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2 x regulators for double current?

Discussion in 'General Electronics Discussion' started by qweets, Oct 18, 2010.

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  1. qweets

    qweets

    48
    0
    Sep 26, 2010
    hello everyone : )

    i have an old PSU for a HP printer that can output approx 18v @1.1amps
    (which i believe is 19.8 watt)

    My circuit however needs aprox 10v @1.5amps ( 15 watt)

    I have two 10v regulators that offer 10v @ 1amp

    So I wonder, can I use these 2 x regulators together in parallel with my PSU to provide my circuit with enough current?


    thanks for any help. : )
     
  2. Resqueline

    Resqueline

    2,848
    2
    Jul 31, 2009
    The regulators themselves might be parallelled to get the required current, but here the PSU is the limiting factor with its 1.1A capacity.
    Only by using a switchmode regulator off the PSU can you keep the wattage and get the neccessary higher current. It also needs to have a higher than 75% efficiency.
     
  3. qweets

    qweets

    48
    0
    Sep 26, 2010
    thanks for your reply : )

    the regulators are "Linear voltage regulator,BA17810T 10V 1A" , i do not think they are switching type.?

    i also have a PSU from an old PC ...i think it may be around 300watt with 12v

    but i've just read the 10v regs need 12.5v minimum too work. ....typical. : /

    hmm..not sure what to do now? I might look on ebay for a higher current psu? As i cant see a switching type regulator that will fit my bread & vero boards. not sure how that would work?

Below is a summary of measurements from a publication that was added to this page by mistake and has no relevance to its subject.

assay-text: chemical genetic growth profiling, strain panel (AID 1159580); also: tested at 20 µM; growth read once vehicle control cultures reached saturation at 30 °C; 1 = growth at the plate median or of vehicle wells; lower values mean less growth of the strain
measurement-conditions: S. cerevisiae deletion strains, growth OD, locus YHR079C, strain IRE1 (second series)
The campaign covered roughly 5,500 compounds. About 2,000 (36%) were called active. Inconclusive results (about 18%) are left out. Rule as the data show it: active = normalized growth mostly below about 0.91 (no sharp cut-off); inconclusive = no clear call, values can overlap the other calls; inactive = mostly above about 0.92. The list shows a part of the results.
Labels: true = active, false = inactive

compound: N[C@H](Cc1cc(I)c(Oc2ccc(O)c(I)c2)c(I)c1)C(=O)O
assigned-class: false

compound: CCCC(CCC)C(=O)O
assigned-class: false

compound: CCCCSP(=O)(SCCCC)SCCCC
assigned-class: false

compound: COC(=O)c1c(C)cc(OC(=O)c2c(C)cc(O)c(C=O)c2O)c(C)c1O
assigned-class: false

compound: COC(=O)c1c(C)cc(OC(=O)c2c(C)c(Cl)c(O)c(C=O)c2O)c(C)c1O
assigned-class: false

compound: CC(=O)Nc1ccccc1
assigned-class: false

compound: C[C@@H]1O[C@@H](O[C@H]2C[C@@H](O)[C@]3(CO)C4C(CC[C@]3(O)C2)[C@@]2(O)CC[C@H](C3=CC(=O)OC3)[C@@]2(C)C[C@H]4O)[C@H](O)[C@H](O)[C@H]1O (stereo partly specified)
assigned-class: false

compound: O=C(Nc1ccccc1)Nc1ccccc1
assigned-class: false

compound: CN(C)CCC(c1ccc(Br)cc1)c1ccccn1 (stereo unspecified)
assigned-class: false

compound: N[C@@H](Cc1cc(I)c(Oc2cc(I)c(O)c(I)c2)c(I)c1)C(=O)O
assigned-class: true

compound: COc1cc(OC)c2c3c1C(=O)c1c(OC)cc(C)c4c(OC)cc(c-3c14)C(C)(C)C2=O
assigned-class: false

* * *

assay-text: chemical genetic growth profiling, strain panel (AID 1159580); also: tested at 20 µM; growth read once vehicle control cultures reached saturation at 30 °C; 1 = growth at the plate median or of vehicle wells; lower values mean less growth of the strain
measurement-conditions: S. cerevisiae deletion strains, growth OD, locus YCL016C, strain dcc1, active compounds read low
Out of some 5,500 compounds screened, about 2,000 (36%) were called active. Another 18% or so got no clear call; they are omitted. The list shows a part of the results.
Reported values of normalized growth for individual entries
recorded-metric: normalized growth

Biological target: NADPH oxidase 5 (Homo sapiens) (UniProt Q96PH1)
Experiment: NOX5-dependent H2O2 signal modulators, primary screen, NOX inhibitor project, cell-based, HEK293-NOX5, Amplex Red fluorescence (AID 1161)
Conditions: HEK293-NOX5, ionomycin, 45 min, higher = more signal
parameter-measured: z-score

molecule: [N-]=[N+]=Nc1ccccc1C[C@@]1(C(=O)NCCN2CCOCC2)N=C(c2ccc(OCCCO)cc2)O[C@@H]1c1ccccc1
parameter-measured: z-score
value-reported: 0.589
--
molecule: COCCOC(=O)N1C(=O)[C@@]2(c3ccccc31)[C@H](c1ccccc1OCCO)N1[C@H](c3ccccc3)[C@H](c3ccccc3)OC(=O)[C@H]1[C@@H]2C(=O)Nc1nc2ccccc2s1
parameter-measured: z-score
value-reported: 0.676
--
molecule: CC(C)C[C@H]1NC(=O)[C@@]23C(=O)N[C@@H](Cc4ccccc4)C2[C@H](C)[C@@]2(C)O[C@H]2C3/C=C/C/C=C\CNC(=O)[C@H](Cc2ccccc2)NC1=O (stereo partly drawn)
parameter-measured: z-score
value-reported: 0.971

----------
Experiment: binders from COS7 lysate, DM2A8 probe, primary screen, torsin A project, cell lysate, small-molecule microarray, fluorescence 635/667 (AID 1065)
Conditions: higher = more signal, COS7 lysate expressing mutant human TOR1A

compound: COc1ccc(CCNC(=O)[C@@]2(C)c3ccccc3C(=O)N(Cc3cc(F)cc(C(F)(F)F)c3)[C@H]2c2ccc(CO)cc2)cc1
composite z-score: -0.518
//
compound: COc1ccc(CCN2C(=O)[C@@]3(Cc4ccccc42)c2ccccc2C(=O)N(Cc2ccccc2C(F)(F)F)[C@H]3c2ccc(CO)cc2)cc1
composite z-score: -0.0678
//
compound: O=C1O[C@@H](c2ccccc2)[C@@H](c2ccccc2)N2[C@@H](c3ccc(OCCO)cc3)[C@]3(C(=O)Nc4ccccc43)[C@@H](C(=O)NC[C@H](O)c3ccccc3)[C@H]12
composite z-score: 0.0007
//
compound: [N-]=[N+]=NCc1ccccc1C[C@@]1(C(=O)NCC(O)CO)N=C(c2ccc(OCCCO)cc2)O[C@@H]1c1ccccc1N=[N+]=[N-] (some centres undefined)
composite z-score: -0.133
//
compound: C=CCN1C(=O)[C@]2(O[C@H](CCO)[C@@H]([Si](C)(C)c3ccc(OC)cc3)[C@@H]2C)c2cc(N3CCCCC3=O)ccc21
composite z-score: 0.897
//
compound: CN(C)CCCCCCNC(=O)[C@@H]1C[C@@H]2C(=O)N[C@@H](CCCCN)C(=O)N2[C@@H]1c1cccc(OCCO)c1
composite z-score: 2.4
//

4. qweets

    qweets

    48
    0
    Sep 26, 2010
    i just found a regulator that can output 2amps , so hopefully i'll be o.k with that and the 18v 1.1amp psu. fingers crossed. : )

    thanks for your help. : P
     
  5. (*steve*)

    (*steve*) ¡sǝpodᴉʇuɐ ǝɥʇ ɹɐǝɥd Moderator

    25,418
    2,788
    Jan 21, 2010
    You understand that unless it's a switchmode regulator that 2 amps out requires 2 amps in (actually a little more).
     
  6. qweets

    qweets

    48
    0
    Sep 26, 2010
    hi : )

    i did not need the full 2amps, but yes i think i need to just buy a new ac/dc adaptor with a higher amp output.

    I was told that I can up the amps in a step down conversion under certain situations.
    So seems i need to disregard that in this instance.: /

    thanks for your help : )
     
  7. davenn

    davenn Moderator

    13,672
    1,891
    Sep 5, 2009
    yes but the original PSU transformer still has to be able to supply the current you want
    and the indication is that it cant.

    D
     
  8. qweets

    qweets

    48
    0
    Sep 26, 2010
    thanks.: )

    i just noticed a 10v 20 amp psu for sale. i wonder, would this have a standard 13 amp fuse in the plug? or a special fuse to provide the 20amps?
     
    Last edited: Oct 19, 2010
  9. (*steve*)

    (*steve*) ¡sǝpodᴉʇuɐ ǝɥʇ ɹɐǝɥd Moderator

    25,418
    2,788
    Jan 21, 2010
    I assume you're in the UK :)

    That would have a mains fuse rated at around 2A as a guess.

    I have no idea if/how the power supply might limit the output current.
     
  10. qweets

    qweets

    48
    0
    Sep 26, 2010
    yep, uk : )

    So that would be 240v 2a converted to 10v 20a

    Stepped down voltage, but the amps raised,

    This is why i thought a 18v 1.1a psu might go to 10v 1.5a .

    not to worry i have a psu that i may buy, should do the trick.

    peace: )
     
  11. (*steve*)

    (*steve*) ¡sǝpodᴉʇuɐ ǝɥʇ ɹɐǝɥd Moderator

    25,418
    2,788
    Jan 21, 2010
    The power supply you are talking about is either switchmode or has a transformer. Both devices can reduce voltage and increase current.

    You are talking about a linear regulator which reduces the voltage but the current remains constant.

    That's one reason why we use transformers to reduce the voltage before using a linear regulator to regulate the output voltage.
     
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